In Part II of this discussion we will take a look at kaffel’s “write-up” of his soumak bag, which we have re-pictured here again for ease of discussion:
RK.com has added comments, which appear in bold type following kaffel’s.
“Published: Rippon Boswell 11/16/96, lot #114; Hali 91, p.157
1'6 x 1'5, c. 1860-70, Southeast Caucasus”
Obviously kaffel bought this bag at rippon in 96 where it was estimated for 4500DM. It ended up selling for 4400DM, which at the time equaled $6,600 as the DM was at that time 1.5 per $. In my opinion this was a high price to pay for a bag like this but noting the price kaffel paid is not germane to this discussion but it is germane to the modus operandi that kaffel and other “collectors” follow. This type of collector, which kaffel epitomizes, buys exclusively or almost exclusively at auction. Would kaffel have paid a dealer $6600 for this bag? RK.com knows kaffel long enough and well enough to be willing to conclusively state NO to this question. But all this is moot concerning the rarity and value of the soumak so let’s get back to the discussion.
“While this motif frequently appears on cargo bags, it is relatively rare in saddle bags.”
While it is to kaffel’s credit to be observant enough to realize this, the fact that the real reason for this was lost on him isn’t.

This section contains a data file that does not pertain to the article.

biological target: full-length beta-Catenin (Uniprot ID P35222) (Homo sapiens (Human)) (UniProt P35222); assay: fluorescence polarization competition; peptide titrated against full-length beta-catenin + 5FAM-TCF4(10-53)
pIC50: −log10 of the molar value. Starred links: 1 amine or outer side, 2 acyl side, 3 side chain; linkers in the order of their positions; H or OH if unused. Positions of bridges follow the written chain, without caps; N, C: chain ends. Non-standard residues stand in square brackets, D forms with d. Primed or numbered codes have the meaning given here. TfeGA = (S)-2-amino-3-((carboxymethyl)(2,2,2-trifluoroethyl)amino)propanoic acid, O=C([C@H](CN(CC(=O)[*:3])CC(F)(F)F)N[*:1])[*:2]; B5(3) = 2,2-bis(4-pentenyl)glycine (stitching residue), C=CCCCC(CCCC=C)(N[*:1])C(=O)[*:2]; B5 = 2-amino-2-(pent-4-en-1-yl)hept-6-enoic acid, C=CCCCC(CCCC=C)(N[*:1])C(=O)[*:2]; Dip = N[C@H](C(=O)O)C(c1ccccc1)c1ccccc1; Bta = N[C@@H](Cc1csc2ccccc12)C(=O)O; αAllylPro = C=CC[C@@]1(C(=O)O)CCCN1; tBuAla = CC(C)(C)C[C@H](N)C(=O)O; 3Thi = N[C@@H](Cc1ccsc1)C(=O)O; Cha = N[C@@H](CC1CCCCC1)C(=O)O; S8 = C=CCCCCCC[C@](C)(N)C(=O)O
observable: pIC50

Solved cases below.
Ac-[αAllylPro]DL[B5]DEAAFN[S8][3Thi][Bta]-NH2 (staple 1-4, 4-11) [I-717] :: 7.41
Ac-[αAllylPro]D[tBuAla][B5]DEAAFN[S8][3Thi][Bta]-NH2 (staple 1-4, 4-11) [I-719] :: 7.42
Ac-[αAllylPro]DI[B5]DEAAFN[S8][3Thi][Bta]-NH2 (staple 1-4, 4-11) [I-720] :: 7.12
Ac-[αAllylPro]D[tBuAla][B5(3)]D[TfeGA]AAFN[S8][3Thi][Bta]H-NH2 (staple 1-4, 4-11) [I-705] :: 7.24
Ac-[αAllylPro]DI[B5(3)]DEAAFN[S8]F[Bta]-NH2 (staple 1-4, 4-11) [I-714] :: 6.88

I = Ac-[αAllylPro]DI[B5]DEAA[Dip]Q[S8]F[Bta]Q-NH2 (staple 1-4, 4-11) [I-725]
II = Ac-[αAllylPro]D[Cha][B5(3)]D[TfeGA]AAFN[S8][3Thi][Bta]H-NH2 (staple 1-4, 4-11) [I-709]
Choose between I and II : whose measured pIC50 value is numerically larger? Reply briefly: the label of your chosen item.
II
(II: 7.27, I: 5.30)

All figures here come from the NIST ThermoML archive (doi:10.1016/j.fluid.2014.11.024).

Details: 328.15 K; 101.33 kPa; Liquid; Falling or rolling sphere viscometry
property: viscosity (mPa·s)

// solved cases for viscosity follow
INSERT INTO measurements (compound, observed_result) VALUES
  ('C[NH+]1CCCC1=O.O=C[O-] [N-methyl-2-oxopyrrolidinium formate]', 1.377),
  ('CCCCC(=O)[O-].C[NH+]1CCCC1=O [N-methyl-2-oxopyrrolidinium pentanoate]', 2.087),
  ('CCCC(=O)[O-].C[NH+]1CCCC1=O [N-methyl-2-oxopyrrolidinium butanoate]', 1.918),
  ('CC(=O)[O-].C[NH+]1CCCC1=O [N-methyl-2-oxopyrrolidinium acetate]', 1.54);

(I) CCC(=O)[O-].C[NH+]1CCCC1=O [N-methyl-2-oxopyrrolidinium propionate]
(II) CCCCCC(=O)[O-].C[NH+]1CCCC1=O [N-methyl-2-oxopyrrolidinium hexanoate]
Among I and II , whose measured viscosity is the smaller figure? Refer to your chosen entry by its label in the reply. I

Clearly kaffel equates this motif’s : : appearance on this bag as something important and valuable, even though he doesn’t state it outright, it is implied. Unfortunately kaffel reasoning is faulty. This motif, as Part I suggests, is a later rendition of a much older more complex one and the fact it appears on cargo bags, i.e. mafrash, and not other soumak bags well supports this conclusion. There have been some other discussions here on RugKazbah.com dealing with the mafrash/khorjin questions and for further explanation we hope readers will search them out in the “FLATWEAVES” Topic Area if they are not already familiar with them.
“A blue ground pair (piled) was offered by Woolley and Wallis on 7/2/03, lot #46.”
Many “collectors”, like kafffel, predicate their buying on past performance (i.e. auction records, past sales or publications) and while this methodology works for certain types of art objects it is totally fallacious for others like Oriental rugs. Why? Because rugs, unlike stamps, coins, etc, are individual not multiple works of art and on top of that there is no recognized official grading system to universalize the condition aspect. RugKazbah.com recognizes the value of knowing what sold where and for what price. But when it comes to deciding how much a weaving is worth their incalculable variables negate using any relationship to their past sales performance as a "judge" of value. In any event in this instance we are sure kaffel’s incorrect assumptions about the rarity quotient of this motif drove him to buy it.
“A reverse-soumak khorjin was offered by Sloan's 9/26/00, lot # 219 (Kabul Antique Rugs, Hali 104, p.136).”